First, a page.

Economy & Innovation | St. Louis Public Radio

Economy & Innovation

News about the economy, business, and innovation happening in the St. Louis region.

Peter Raven at work in China
Provided by the Missouri Botanical Gardens

Descriptions of Peter Raven's tenure as president of the Missouri Botanical Garden range from superlative to superlative.

"Since he put down roots here in 1971, Dr. Raven has been one of St. Louis' favorite exotics. He is a generous civic leader, consummate showman, wise counsel and world expert on biodiversity. I expect him to continue in all those roles," said St. Louis mayor Francis Slay in a statement to the Beacon.

Crown Square rehabbed 2010
File Photo | Rachel Heidenry | Beacon

Odessa Willis had been hearing about the redevelopment of a two-block section of North 14th Street where she once shopped on Saturday evenings, during a heyday that had become a memory, in a place that had become a symbol of failed urban renewal. She came to the party for the new Crown Square development Thursday afternoon to see for herself these historic buildings that have been reclaimed, rebuilt and reborn -- once again.

Odessa Willis comes home.

provided

One year after the NACA "Save the Dream Tour'' stopped in Cleveland, a local nonprofit advocacy group that offers foreclosure counseling in Ohio has posted a note on the front page of its website "reaching out to homeowners who've had difficulty with Neighborhood Assistance Corporation of America."

Provided by Saint Louis Coworking

There’s something to be said for a traditional work routine of commuting downtown, entering a high-rise office building and chatting with coworkers before settling in for the day. That’s a new possibility for the people who will occupy a 10,000-square-foot room inside the Shell Building beginning Aug. 2.

On a miserably hot and steamy weekend last summer, struggling homeowners seeking mortgage salvation turned out by the thousands at the Chaifetz Arena for an event called "Save the Dream," a highly publicized multi-city foreclosure-prevention tour put on by the Neighborhood Assistance Corporation of America (NACA), a Boston-based nonprofit that touts "same-day permanent solutions."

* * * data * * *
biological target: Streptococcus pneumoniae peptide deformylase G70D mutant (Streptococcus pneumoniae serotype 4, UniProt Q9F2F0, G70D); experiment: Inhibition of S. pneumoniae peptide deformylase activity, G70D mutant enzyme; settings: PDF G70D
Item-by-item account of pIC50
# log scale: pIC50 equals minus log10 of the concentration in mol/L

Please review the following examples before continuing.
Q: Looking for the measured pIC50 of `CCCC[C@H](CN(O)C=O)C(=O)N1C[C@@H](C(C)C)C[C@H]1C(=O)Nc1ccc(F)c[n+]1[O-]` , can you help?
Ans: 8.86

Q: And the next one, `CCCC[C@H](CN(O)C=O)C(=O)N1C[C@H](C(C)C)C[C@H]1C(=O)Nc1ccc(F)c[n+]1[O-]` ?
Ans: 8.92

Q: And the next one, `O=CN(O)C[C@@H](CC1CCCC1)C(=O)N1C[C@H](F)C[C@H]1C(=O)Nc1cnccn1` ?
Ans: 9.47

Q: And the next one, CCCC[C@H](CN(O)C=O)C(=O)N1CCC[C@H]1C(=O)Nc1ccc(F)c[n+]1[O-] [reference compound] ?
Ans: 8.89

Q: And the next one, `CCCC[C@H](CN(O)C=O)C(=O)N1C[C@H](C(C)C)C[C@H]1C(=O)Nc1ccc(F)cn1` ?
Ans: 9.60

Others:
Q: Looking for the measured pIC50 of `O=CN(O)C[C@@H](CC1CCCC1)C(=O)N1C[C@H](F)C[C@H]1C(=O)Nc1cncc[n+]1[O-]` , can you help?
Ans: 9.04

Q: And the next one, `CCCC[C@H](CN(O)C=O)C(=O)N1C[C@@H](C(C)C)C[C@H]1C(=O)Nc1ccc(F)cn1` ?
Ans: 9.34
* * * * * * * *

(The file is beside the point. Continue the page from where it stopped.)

This article originally appeared in the St. Louis Beacon. - While it can be argued that all levels of the lending industry played some part in the sub-prime mortgage collapse, economist William Emmons of the Federal Reserve Bank of St. Louis adds another factor: household financial behavior.

Emmons believes the sub-prime mortgage meltdown was a long time coming and is linked to the downward trend in both U.S. personal and national saving.

This article first appeared in the St. Louis Beacon, Dec. 22, 2008 - WASHINGTON - Now that an assistance package is finally on the way to Detroit's automakers, after weeks of pleading from the Big Three and plenty of heated political rhetoric from both sides of the congressional aisle, a fundamental question remains:

Will this save the U.S. auto industry?

This article first appeared in the St. Louis Beacon, Dec. 19, 2008 - As details of financial shenanigans perpetrated by fallen Wall Street gurus become public, the blame game is revving up. The Madoff scandal is quickly engulfing others. From his family to his cronies on Wall Street to Christopher Cox, chairman of the Securities and Exchange Commission, there is plenty of blame going around. And why not? After all, it appears that the losses stemming from Madoff's Ponzi scheme will surpass the GDP of many countries.

This article first appeared in the St. Louis Beacon, Dec. 19, 2008 - Here's what the great auto industry meltdown of 2008 looks like to Darin Gilley, president of Local 1760 of the United Auto Workers: His local has gone from 650 to 15 current active members and is on the verge of dissolving; he is unemployed.